By Jessica Grigolava
As cold weather approaches, winter recreational activities are beginning. Club ice hockey is offered every Sunday from 7:30 to 9:30 p.m. at the Field House. It’s an opportunity to stay active this winter and meet new people. Full equipment is required, but new members do not need any experience. New players are encouraged to join the coed team.
Club Vice President Nolan Makel explained what a usual day at practice looks like.
“Club hockey is open to everyone who would like to learn,” Makel said. “All they have to do is show up with proper attire, this means full padding. An average skate starts with a warmup which includes shooting around on the goalie and stretching. Next, we like to incorporate a drill. This may be skating backwards around the circles or practicing passing with a partner. After that, we will scrimmage each other, depending on the number of people we have normally it is a 4v4 with one goalie. We end with a friendly shootout on the goalie.”
The club numbers have gone down significantly compared to a few years ago. There have been inconsistent players showing up, which could be from the pandemic and members graduating.
“Since this is a club sport the number of players varies, but we usually have about 10 people,” Makely said. “Because of COVID-19 and a large portion of participants graduating I would say we are in the rebuilding process. We are not permitted to scrimmage other schools because we have such few numbers. It’s a goal of mine to help spread the love of hockey and keep this club alive.”
Many clubs also travel and play with other schools. Although Plattsburgh is notorious for the women’s and men’s hockey teams, the club itself does not play against any other schools. It varies from rugby club and even frisbee club that travel to other schools for games or tournaments.
Club President Ryley Duffy explained his thoughts on the matter.
“Somehow our school had a reputation of being a hockey school historically, yet, the administration has never supported a traveling club ice hockey team,” Duffy said. “They are not willing to even consider the idea.”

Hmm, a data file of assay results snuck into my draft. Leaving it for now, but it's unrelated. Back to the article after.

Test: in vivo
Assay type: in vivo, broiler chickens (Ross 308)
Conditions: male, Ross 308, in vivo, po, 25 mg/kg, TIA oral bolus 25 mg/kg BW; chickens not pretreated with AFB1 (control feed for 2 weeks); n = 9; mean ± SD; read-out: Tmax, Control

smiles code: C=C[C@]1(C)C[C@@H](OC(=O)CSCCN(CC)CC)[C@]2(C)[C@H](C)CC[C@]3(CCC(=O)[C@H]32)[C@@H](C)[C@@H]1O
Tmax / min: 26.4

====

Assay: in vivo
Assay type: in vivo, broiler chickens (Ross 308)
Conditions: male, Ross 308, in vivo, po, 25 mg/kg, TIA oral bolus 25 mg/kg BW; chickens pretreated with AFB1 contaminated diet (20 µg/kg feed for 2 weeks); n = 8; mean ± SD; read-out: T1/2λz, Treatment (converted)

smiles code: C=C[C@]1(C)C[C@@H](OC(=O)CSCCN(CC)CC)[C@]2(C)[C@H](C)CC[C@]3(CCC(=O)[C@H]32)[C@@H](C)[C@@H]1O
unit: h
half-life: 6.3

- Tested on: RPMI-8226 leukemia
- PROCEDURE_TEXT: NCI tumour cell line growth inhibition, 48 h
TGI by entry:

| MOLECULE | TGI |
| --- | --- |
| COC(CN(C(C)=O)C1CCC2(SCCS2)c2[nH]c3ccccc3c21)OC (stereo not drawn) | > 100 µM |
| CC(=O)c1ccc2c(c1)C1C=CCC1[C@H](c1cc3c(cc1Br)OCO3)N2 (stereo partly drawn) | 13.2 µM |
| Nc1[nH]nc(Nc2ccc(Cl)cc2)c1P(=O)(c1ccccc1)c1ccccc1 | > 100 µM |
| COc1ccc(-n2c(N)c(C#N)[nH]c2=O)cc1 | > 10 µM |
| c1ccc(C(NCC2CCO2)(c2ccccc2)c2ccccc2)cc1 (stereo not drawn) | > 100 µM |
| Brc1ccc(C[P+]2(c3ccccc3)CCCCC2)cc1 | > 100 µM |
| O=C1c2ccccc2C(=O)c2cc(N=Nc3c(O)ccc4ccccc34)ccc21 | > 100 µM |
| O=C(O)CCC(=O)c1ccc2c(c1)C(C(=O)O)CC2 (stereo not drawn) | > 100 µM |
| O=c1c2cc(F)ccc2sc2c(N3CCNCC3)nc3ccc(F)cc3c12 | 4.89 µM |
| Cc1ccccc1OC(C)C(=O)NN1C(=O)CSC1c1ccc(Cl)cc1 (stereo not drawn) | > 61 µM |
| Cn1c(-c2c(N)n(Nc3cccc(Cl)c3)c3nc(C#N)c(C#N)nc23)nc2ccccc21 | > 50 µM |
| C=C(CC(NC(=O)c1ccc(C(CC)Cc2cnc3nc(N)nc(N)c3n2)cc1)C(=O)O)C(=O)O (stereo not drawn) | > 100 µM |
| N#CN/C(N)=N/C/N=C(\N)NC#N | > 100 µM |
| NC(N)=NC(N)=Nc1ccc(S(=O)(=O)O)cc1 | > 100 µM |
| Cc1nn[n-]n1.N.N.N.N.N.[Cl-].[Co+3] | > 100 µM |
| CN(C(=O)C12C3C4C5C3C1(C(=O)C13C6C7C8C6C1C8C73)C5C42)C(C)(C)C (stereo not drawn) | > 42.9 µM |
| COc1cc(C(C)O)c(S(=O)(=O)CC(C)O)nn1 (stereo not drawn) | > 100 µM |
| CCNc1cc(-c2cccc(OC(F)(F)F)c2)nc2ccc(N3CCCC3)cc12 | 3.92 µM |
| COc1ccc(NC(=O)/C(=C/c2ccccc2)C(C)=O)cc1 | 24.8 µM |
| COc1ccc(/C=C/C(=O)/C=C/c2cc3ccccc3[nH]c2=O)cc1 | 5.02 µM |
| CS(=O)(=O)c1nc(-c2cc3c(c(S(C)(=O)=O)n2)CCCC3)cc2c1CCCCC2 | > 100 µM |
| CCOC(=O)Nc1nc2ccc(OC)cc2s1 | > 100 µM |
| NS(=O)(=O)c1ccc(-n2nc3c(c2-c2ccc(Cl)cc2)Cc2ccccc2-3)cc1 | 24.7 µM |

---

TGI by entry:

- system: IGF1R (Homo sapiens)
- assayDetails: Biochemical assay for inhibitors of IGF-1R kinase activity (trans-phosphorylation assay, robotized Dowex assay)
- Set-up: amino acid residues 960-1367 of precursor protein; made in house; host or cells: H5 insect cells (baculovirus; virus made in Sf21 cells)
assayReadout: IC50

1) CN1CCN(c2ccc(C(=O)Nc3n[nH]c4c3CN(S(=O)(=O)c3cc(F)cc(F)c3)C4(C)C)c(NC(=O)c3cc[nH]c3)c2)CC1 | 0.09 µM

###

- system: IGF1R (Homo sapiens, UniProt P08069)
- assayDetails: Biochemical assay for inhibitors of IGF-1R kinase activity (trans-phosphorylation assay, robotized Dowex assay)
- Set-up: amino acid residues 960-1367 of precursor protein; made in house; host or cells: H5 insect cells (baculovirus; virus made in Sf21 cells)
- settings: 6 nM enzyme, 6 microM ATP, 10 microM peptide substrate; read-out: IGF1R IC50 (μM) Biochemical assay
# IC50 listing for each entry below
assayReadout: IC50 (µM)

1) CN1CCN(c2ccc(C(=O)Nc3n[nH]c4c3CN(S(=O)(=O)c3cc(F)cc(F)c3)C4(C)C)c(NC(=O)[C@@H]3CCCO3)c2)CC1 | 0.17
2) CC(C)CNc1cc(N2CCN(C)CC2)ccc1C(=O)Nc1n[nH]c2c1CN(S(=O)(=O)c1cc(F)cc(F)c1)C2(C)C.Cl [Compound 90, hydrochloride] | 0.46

Many schools that are much smaller, even the Albany College of Pharmacy, support travel club hockey teams that play in leagues.
However, the club is still a great place to meet new people who share the same interests. It can build a sense of consistency and gives you a routine that starts off your week with a bang. It can be another way for the Plattsburgh community to come together at an event.
“New members do not need experience. Before playing club, it had been years since I stepped foot on the ice,” Makely said.
Makely believes the best part of the club is “that we all share a passion for hockey. I love chatting in the locker rooms and on the ice about how our favorite teams are doing this season.”
“Some advice I’d give to new members would be to show up,” Makely said. “If you are nervous about trying something new, that is totally okay. If for some reason there’s ever a problem or concern you can talk to me or Ryley and we will figure out how to make it more enjoyable.”
Makely was very passionate when it came to handling newcomers. To ease potential anxiety and fear of judgment, the team has implemented new skills for learning as well as drills to make you more confident on the ice.
“It is in our best interest to make club hockey a great time for everyone because we love hockey,” Makely said. “We understand that we aren’t trying out for the NHL and some people are super new, so we have a lot of patience. There is a wide range of skills and we know this. As hockey players we want to make the game fun for everyone, the best skater on the team is not going to dust the newbie. We usually take it easy because we know that it isn’t fun to just get burned every time.”
Aside from hockey, college sport clubs are a great way to connect with people and have the feeling of being a part of a team.